• Aldous Huxley: Prophet, Humanist, Mystic

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  • Led by William Mottolese accepting drop-ins for 3/21 class!

    Thursdays, 7:00-8:30 p.m., 2/21, 3/21, 4/18, 5/23, 6/20, 5 sessions

    The second decade of the 2000s has brought a renewed interest in Aldous Huxley. Huxley has emerged as one of the most fascinating, relevant, and strikingly prophetic writers of the twentieth century. Too much of Huxley’s own life and preoccupations resonates with us today: Eastern mysticism, psychedelics, technology, environmentalism, and warnings about the excesses of capitalism, the inertia of communism, and the intoxicating dangers of fascism. Those who personally knew Huxley — who died on the same day as John F. Kennedy and C.S. Lewis — spoke of his love for the beautiful complexity of life, which at every step, to him, was “extraordinary.” A man of profound paradoxes and catholic interests, he was as much drawn to Medieval saints as modern computers, to Oxford as Hollywood. More than ever, Huxley resonates coast to coast — with Brooklyn and Silicon Valley, the seats of contentment, progress, and cool. The works we will study include the satirizing of elite circles in Point Counter Point, the speculative fiction of Brave New World, the fascinating musings on the psychedelic experience in “Doors of Perception” and “Heaven and Hell,” and the optimistic utopianism of his last major work, Island. In all, Huxley’s life and work threaded together a fascinating and paradoxical century: linking the stolid materialist tradition of Charles Darwin with the ecstatic spiritual legacy of Timothy Leary. By the first class, please read through Chapter 13 of Point Counter Point.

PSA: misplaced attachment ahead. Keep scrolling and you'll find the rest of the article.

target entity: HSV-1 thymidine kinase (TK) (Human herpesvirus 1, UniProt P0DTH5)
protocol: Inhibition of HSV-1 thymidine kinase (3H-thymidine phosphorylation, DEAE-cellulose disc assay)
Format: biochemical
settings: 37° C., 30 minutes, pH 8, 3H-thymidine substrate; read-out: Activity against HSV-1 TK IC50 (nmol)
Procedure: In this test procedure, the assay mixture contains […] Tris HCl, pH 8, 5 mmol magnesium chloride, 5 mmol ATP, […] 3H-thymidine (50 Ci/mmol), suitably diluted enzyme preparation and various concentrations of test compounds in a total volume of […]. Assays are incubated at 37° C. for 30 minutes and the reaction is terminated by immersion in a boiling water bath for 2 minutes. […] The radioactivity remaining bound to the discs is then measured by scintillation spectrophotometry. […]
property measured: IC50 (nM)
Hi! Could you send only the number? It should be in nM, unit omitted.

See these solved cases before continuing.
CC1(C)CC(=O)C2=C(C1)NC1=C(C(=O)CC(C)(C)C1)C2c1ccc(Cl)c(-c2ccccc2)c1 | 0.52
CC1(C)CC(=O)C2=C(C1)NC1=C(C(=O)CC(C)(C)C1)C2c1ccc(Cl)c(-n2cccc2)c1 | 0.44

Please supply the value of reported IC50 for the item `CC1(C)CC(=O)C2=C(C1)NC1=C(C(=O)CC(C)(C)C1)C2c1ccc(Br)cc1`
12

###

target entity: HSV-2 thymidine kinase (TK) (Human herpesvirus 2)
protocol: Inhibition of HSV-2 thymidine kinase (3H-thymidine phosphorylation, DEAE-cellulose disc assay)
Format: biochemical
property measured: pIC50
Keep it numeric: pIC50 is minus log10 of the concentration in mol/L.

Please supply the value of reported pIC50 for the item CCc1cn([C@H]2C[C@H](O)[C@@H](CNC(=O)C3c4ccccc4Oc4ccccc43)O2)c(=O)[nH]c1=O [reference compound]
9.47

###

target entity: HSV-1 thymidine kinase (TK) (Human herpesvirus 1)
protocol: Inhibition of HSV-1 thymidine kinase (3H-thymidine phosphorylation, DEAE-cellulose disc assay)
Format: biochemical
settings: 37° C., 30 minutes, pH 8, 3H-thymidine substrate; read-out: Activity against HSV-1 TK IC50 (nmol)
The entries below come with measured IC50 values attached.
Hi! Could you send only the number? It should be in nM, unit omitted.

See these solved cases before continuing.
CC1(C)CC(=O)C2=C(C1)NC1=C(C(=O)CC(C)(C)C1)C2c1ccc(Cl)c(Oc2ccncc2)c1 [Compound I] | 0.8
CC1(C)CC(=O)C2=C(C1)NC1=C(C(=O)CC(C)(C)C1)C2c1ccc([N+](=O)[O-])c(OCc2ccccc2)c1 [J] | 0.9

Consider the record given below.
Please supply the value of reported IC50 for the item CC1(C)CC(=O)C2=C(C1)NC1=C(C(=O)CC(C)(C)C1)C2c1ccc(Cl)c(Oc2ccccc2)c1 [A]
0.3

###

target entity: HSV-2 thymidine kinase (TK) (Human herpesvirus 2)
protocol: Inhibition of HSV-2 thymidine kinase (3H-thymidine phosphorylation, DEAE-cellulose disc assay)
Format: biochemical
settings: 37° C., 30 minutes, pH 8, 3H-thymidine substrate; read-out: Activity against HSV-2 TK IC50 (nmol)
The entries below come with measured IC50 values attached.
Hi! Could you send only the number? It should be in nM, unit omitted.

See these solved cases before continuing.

William Mottolese has taught at Fordham University and Saint Joseph’s College in Indiana and is presently Chair of the English Department at Sacred Heart Greenwich. He has published on such subjects as Olaudah Equiano, Laurence Sterne, and James Joyce and is presently at work on projects on Joyce, teaching critical thinking, and the relation of literary modernism to twentieth-century popular music. He has taught for a decade on the faculty of the Center for Fiction where he has led classes on James Joyce, David Foster Wallace, Salman Rushdie, Irish literature, and postcolonial literature. William is an award-winning teacher, published poet, and proud father of three children.


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